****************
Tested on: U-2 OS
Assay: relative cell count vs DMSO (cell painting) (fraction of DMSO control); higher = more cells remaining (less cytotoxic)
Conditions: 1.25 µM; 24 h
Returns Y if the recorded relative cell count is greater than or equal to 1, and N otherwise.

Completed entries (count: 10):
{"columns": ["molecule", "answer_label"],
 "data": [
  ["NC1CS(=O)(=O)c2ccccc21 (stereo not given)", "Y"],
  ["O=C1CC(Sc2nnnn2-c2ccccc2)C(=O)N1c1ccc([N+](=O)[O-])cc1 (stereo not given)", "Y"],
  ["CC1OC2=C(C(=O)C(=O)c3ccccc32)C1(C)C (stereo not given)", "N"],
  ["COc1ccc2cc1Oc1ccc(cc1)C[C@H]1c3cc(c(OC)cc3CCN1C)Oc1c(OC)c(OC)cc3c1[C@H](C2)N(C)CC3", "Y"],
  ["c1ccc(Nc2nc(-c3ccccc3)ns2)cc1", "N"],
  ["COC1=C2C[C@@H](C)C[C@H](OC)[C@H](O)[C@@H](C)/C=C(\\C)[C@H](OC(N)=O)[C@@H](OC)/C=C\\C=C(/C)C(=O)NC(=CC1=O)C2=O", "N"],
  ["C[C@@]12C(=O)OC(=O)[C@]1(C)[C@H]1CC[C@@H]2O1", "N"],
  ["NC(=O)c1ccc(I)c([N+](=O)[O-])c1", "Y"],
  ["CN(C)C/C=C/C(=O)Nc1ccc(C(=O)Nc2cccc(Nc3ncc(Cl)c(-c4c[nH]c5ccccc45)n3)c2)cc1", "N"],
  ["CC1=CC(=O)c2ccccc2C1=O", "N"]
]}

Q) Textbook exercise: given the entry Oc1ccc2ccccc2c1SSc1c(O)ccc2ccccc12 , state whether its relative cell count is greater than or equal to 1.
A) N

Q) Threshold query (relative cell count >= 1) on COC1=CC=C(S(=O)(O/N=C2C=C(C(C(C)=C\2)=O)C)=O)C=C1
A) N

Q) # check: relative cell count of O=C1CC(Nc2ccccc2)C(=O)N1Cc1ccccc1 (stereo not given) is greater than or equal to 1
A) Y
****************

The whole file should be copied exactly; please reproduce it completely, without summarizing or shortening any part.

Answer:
Tested on: U-2 OS
Assay: relative cell count vs DMSO (cell painting) (fraction of DMSO control); higher = more cells remaining (less cytotoxic)
Conditions: 1.25 µM; 24 h
Returns Y if the recorded relative cell count is greater than or equal to 1, and N otherwise.

Completed entries (count: 10):
{"columns": ["molecule", "answer_label"],
 "data": [
  ["NC1CS(=O)(=O)c2ccccc21 (stereo not given)", "Y"],
  ["O=C1CC(Sc2nnnn2-c2ccccc2)C(=O)N1c1ccc([N+](=O)[O-])cc1 (stereo not given)", "Y"],
  ["CC1OC2=C(C(=O)C(=O)c3ccccc32)C1(C)C (stereo not given)", "N"],
  ["COc1ccc2cc1Oc1ccc(cc1)C[C@H]1c3cc(c(OC)cc3CCN1C)Oc1c(OC)c(OC)cc3c1[C@H](C2)N(C)CC3", "Y"],
  ["c1ccc(Nc2nc(-c3ccccc3)ns2)cc1", "N"],
  ["COC1=C2C[C@@H](C)C[C@H](OC)[C@H](O)[C@@H](C)/C=C(\\C)[C@H](OC(N)=O)[C@@H](OC)/C=C\\C=C(/C)C(=O)NC(=CC1=O)C2=O", "N"],
  ["C[C@@]12C(=O)OC(=O)[C@]1(C)[C@H]1CC[C@@H]2O1", "N"],
  ["NC(=O)c1ccc(I)c([N+](=O)[O-])c1", "Y"],
  ["CN(C)C/C=C/C(=O)Nc1ccc(C(=O)Nc2cccc(Nc3ncc(Cl)c(-c4c[nH]c5ccccc45)n3)c2)cc1", "N"],
  ["CC1=CC(=O)c2ccccc2C1=O", "N"]
]}

Q) Textbook exercise: given the entry Oc1ccc2ccccc2c1SSc1c(O)ccc2ccccc12 , state whether its relative cell count is greater than or equal to 1.
A) N

Q) Threshold query (relative cell count >= 1) on COC1=CC=C(S(=O)(O/N=C2C=C(C(C(C)=C\2)=O)C)=O)C=C1
A) N

Q) # check: relative cell count of O=C1CC(Nc2ccccc2)C(=O)N1Cc1ccccc1 (stereo not given) is greater than or equal to 1
A) Y